Of the 176 participants in the self-perceived failure group, 155 reported significant long-term harm from conversion. Many participants reported depression and suicidal ideation, while many more reported damage to their self-esteem. Some male participants reported sexual dysfunction, including impotence. Eighteen participants who were forced to endure aversive conditioning, a form of behavioral therapy in which a pleasurable stimulus is paired with a noxious one in order to suppress the power of the former, experienced highly disturbing and disruptive ideation. The interventions experienced by these eighteen included electric shock therapy and the use of inhalable or injectable emetics to induce vomiting.
Many participants complained that conversion therapy harmed their relationships with family members and friends, particularly with parents, who were often blamed by their therapists for their homosexuality. Many reported loneliness and an inability to commit to long-term relationships with same-sex partners with whom they were in love. Many therapists instructed them to break off amorous same-sex relationships, as well as relationships with lesbian and gay friends. Similar losses occurred when those participants ended conversion therapy and left the ex-gay community. Some said that the years spent in conversion therapy delayed a number of experiences, including intimate relationships and the development of social skills. According to one participant, the treatment "added more years to my time in the closet. I lost a lot of my life as a result of this."
Sixty-six percent of participants considered themselves to be religious. Those in the perceived failure category reported a negative impact on their beliefs, including a complete loss of faith, a sense of betrayal by their religious leaders, anger at the therapists who told them God was ashamed of them in the first place, and excommunication from their churches.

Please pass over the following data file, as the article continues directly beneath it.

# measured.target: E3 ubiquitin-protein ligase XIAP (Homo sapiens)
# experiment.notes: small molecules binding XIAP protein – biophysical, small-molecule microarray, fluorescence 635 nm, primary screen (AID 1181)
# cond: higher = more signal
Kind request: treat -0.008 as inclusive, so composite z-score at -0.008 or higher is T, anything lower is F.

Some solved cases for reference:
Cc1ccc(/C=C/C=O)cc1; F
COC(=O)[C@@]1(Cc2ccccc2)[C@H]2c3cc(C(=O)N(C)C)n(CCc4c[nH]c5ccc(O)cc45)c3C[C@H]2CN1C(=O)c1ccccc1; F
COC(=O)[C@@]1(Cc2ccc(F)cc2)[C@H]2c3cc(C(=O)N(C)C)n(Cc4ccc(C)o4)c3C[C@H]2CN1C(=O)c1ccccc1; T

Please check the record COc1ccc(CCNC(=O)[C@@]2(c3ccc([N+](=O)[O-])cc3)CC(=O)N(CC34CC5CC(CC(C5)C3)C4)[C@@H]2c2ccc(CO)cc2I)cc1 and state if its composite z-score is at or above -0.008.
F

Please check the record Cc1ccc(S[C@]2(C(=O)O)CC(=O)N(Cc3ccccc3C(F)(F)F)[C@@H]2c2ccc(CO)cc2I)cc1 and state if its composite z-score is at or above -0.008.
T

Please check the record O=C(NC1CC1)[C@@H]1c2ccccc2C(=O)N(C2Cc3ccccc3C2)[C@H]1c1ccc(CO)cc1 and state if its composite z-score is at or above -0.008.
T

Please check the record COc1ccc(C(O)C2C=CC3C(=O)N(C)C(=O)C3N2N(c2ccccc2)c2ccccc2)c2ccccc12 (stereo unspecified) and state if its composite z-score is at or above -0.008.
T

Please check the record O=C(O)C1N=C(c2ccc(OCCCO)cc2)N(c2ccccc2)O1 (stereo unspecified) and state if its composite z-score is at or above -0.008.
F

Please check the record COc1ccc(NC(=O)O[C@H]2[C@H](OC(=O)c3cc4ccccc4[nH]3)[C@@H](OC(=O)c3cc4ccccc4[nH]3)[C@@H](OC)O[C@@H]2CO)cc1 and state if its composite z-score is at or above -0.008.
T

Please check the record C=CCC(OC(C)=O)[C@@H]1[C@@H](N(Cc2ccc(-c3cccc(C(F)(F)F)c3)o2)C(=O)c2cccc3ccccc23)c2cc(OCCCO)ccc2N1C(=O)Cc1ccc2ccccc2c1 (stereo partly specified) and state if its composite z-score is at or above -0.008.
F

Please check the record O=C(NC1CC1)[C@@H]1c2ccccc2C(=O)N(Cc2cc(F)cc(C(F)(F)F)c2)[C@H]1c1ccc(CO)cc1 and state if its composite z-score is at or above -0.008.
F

Ex-gay therapy also raises ethical concerns. Unlike most organizations and individuals offering counseling and mental health services, most ex-gay programs market themselves as religious ministries and are therefore not governed or overseen by professional associations, licensing boards, or state departments of health. D. C. Haldeman (1994) found that conversion therapists fail to uphold the dignity and welfare of their patients because their treatments are predicated on the devaluation of homosexual identity and behavior. According to Haldeman, there would be no conversion therapy in the first place if not for the assumption that homosexuals are mentally ill and require treatment. This is contrary to the positions taken by nearly every major medical and mental health association, representing 477,000 professionals.
Schroeder and Shidlo reported the following ethical concerns and violations in their sample of 202 consumers of ex-gay therapy: 1) Lack of informed consent. Many conversion therapists provided "false and prejudicial" information disguised as science to prospective clients in order to convince them that they needed treatment. 2) Use of religion in therapy. Is it ever ethical to use the threat of religious consequences, such as going to hell or living outside of God's will, to convince clients to change? 3) Lack of pre-termination counseling. Many clients who failed to change were not provided with proper assistance to help them after treatment. Clients blamed themselves and were even blamed by their therapists for failing to change, and were not provided with help to deal with the internalized homophobia that results from being indoctrinated into believing that homosexuality is a psychological disorder. 4) Lack of information about negative side-effects. Many conversion therapists failed to inform their clients about the possible harmful side-effects of this therapy. For decades, former clients have been sharing stories of pain, depression, internalized hatred, and other forms of life-altering damage that resulted from their conversion experience.
Shidlo and Schroeder have added to the preponderance of evidence against conversion therapy. Nevertheless, ex-gay leaders continue to tout the "success" of their programs and the hundreds of thousands of ex-gays who allegedly exist as evidence that sexual orientation is a choice. The peer-reviewed research published by Haldeman, Shidlo, and Schroeder, among others, tells a much different story.